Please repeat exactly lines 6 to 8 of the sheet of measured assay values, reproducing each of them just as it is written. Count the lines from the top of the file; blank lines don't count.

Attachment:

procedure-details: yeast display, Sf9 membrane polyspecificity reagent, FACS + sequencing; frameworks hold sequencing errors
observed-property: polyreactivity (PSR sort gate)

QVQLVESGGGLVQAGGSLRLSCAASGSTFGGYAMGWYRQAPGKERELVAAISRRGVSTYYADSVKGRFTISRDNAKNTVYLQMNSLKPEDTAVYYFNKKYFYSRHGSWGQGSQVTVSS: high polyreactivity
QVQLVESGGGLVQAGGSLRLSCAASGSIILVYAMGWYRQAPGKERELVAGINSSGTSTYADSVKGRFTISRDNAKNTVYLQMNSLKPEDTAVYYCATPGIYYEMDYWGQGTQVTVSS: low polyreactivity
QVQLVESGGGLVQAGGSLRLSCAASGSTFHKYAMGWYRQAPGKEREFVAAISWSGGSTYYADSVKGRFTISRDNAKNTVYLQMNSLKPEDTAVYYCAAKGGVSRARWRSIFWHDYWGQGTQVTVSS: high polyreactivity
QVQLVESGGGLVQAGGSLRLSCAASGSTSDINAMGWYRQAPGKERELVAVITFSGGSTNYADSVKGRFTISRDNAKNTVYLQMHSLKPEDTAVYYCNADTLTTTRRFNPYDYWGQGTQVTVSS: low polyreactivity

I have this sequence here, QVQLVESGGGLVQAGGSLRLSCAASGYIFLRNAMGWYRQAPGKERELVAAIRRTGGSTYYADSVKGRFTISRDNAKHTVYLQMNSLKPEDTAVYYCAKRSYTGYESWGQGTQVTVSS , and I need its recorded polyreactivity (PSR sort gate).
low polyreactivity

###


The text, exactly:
QVQLVESGGGLVQAGGSLRLSCAASGSTSDINAMGWYRQAPGKERELVAVITFSGGSTNYADSVKGRFTISRDNAKNTVYLQMHSLKPEDTAVYYCNADTLTTTRRFNPYDYWGQGTQVTVSS: low polyreactivity

I have this sequence here, QVQLVESGGGLVQAGGSLRLSCAASGYIFLRNAMGWYRQAPGKERELVAAIRRTGGSTYYADSVKGRFTISRDNAKHTVYLQMNSLKPEDTAVYYCAKRSYTGYESWGQGTQVTVSS , and I need its recorded polyreactivity (PSR sort gate).
low polyreactivity